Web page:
Proust was of the understanding that one shouldn't assume that others are interested in his interests but that one should ask questions to avoid boring the listener. 


To be tactful, Proust recommends that one look to please others in his conversations by having them elaborate on their interests. And that one should abdicate his interests. 


Proust even opined that, ironically, the best friends are those that scorn friendships. Botton interprets Proust's position by writing that people who scorn friendships:

  • have more realistic expectations of "friendships"
  • avoid talking at length about themselves because they would rather avoid placing their life's in the fleeting and superficial medium of conversations
  • feel that "friendships" are a means to learn about others - not lecture
  • appreciate other's susceptibilities; thus, they feel that there is a need to show false amiability


Therefore, to be charming, tactful and a good "friend", one should use the Bound Back Technique in conversations. 







Thursday, May 21, 2015

Write for Pleasure, Publish for Money

Lolita and Mr. Girodias
by Vladimir Nabokov


According to Nabokov, Mr. Girodias of Olympia Press agreed to pay him "an advance of 400,000 "anciens" francs (about a thousand dollars)" for Lolita. The first half of the advance was one month late, but after Nabokov grew impatient waiting for the second half, he wrote to Mr. Girodias, "I write for my pleasure, but publish for money." (Evergreen Review)

Friday, March 20, 2015

The Use of Double Entendre in LOLITA and Shakespeare



I was reading the journal article A Filthy Look at Shakespeare's "Lolita" by Eric Naiman in an effort to study Nabokov's use of hidden meanings within Lolita. For example, upon the first reading one may miss the double-entendre in the following line from Lolita .


"My life was handled by little Lo in an energetic, matter-of-fact manner as if it were an insensate gadget unconnected with me."

It turns out that the French word for the sex organ (vit) is a homonym of the word for life. And if you consider that Lolita was twelve when she handled Humbert's life, the word life could be considered a double double-entendre. 

Rowe's Nabokov's Deceptive World has an entire chapter and an appendix devoted to Nabokov's use of sexual deception (i.e., sexual double entente). For example, Lolita wrote the following in a letter to her mother and Humbert from camp:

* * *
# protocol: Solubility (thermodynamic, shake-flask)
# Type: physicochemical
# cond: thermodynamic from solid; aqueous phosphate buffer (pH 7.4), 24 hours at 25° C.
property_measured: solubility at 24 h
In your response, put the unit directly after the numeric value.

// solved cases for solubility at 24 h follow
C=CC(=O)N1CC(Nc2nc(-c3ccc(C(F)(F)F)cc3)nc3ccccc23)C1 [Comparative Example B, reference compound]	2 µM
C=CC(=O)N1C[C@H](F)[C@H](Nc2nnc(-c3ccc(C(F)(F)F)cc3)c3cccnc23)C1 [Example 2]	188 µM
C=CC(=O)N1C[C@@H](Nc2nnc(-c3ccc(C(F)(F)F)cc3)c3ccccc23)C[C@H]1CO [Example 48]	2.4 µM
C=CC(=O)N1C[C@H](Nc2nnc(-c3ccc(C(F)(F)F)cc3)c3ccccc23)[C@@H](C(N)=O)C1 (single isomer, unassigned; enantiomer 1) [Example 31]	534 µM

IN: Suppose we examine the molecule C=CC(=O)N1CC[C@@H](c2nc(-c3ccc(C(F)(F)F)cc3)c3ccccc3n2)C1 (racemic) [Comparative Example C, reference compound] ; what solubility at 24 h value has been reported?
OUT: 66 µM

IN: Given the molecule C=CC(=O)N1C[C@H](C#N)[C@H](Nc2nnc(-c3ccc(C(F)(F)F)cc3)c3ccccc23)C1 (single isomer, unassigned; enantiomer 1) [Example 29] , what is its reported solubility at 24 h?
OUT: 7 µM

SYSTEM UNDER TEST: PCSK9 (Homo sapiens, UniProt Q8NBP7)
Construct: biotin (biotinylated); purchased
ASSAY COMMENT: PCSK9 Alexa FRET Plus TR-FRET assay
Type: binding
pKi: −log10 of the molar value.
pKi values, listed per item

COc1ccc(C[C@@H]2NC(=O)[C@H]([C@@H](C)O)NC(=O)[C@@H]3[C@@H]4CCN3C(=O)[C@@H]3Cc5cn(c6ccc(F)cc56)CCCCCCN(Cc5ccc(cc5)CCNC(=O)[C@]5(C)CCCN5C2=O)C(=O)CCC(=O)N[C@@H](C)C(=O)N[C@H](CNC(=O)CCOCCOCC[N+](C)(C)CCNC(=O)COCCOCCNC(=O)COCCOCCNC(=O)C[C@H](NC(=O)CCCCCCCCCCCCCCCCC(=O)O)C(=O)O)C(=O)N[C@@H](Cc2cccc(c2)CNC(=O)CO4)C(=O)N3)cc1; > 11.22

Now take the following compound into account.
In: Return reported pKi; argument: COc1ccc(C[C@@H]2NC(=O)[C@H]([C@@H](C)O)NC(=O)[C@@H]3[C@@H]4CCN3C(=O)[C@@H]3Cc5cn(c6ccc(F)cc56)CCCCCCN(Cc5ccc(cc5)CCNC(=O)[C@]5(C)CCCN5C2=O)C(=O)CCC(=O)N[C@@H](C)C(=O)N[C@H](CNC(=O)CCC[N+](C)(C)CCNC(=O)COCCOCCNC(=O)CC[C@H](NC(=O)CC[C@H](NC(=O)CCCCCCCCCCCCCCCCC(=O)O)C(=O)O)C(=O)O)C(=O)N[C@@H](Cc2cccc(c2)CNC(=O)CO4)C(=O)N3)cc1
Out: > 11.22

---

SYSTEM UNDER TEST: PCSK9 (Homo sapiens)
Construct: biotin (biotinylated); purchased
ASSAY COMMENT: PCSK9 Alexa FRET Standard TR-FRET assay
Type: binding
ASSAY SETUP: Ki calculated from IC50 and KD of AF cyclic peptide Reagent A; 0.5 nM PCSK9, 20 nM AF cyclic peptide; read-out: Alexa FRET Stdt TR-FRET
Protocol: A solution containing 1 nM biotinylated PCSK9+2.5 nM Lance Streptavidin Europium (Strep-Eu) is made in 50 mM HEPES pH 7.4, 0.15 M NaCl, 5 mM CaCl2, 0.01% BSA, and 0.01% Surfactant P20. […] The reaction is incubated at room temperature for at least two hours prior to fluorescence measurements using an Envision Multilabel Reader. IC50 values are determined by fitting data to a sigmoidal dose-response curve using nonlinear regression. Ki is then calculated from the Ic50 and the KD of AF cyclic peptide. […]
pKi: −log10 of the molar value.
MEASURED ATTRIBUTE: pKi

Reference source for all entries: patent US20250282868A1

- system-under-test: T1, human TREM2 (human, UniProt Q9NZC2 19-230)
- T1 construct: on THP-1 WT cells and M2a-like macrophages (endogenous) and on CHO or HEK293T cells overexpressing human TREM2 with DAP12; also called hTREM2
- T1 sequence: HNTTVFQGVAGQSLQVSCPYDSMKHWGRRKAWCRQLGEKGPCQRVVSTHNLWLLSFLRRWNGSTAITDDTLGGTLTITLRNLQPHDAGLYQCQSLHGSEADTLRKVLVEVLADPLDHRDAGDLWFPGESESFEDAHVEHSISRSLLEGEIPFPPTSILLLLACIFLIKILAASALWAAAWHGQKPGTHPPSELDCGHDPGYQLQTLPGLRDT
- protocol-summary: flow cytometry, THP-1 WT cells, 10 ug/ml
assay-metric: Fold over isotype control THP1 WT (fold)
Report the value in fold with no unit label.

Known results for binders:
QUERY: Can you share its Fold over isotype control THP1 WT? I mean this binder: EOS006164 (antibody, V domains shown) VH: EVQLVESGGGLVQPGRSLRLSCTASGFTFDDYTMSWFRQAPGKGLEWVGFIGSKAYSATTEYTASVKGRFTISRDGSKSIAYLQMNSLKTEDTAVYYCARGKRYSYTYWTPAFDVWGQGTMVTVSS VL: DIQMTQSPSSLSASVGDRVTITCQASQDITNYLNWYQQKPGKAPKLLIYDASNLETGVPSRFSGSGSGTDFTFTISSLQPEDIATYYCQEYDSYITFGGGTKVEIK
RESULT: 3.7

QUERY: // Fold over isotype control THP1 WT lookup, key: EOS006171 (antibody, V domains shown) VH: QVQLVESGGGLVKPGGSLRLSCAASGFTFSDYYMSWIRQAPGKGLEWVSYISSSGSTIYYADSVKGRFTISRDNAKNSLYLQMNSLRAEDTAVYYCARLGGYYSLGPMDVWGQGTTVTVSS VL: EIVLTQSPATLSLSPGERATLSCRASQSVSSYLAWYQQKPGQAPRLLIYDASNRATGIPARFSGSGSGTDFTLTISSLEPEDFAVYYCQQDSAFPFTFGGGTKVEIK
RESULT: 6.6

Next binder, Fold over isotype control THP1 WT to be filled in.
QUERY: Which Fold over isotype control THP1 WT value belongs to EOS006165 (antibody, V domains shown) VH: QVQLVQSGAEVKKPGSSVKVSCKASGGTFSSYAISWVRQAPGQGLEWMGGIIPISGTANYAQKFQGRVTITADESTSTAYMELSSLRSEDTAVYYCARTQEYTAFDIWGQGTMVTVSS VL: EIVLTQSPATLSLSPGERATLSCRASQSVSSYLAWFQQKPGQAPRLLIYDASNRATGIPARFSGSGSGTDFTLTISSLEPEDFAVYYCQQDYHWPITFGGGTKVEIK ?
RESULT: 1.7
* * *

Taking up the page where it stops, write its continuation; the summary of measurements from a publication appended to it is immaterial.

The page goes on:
I [crossed out and re-written again] I lost my new sweater in the woods.(p. 76) [Nabokov's brackets.]

The reader gains the knowledge on page 98 that "sweater" is a reference to 12-year-old Lolita's virginity. The initial reference is to Lolita's "virgin wool sweater" and the subsequent reference is to Lo's virginity which she lost to Charlie in the woods at camp. 

But that's not all! Nabokov draws the reader's attention to the letter "I" by writing it once, crossing it out and writing it again. It turns out that "I" and "eye" are references to the "female sexual symbol".

Gently I pressed my quivering sting along her rolling salty eyeball. "Good-goody," she said nictating


Nabokov used the same literary technique that was used by Shakespeare which is spelled out in Eric Partridge's book Shakespeare's Bawdy. Here's an example of Shakespeare's use of double-entendre in the poem "Venus and Adonis":


‘Fondling,’ she saith, ‘since I have hemm’d thee here  
Within the circuit of this ivory pale,
I’ll be a park, and thou shalt be my deer;  
Feed where thou wilt, on mountain or in dale:  
Graze on my lips, and if those hills be dry,  
Stray lower, where the pleasant fountains lie.  
  
‘Within this limit is relief enough,  
Sweet bottom-grass and high delightful plain,  
Round rising hillocks, brakes obscure and rough,  
To shelter thee from tempest and from rain:  
Then be my deer, since I am such a park;  
No dog shall rouse thee, though a thousand bark.’  

The bold (pun intended) words are defined below:

park - the female body regarded as a domain where a lover may freely roam
deer - figuratively used of man and woman in reference to sexual activities. Possibly influenced by the homophone, (one's) dear or darling. 
mountain - pleasant eminences: breasts, buttocks, and thighs
dale - valley between breasts
fountain - breasts
bottom-grass - the hair growing in and about the crutch [i.e., pubic hair]
plain - belly 
hillock - buttocks
brakes - pubic hair

Why didn't we learn about Shakespeare's bawdy in high school? According to Partridge, Shakespeare's works were bowdlerized prior to the 1960s. 

And if that isn't interesting enough, what about the fact that Adonis was born of an incestuous relationship between Myrrha, a young nubile girl (i.e, nymphet), and Cinyras, her father.